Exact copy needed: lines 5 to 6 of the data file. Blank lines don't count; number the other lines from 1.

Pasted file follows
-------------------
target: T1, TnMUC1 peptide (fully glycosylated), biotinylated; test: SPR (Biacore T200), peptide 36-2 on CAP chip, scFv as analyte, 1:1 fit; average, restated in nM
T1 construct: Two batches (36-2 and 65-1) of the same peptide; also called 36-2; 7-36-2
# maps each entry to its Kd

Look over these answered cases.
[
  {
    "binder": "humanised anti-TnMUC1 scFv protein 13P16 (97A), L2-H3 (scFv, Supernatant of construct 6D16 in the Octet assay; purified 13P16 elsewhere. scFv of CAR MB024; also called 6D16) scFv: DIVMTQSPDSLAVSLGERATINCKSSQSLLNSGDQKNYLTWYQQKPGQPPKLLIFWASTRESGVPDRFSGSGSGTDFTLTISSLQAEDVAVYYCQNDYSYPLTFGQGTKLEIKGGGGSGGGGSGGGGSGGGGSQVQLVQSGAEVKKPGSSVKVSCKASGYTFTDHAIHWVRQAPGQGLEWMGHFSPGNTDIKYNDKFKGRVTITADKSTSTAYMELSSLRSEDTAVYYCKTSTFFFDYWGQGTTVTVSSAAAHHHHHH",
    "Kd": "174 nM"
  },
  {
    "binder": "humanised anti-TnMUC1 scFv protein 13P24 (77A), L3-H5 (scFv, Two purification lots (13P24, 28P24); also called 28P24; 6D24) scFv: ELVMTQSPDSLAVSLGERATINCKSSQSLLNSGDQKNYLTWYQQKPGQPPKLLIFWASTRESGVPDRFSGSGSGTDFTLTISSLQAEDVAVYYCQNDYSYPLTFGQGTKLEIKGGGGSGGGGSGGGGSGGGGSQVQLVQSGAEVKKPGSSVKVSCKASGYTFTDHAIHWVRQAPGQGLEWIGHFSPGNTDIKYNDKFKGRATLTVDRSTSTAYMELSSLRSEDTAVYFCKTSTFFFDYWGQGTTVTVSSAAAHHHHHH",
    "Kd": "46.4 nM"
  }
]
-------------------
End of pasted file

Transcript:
[
  {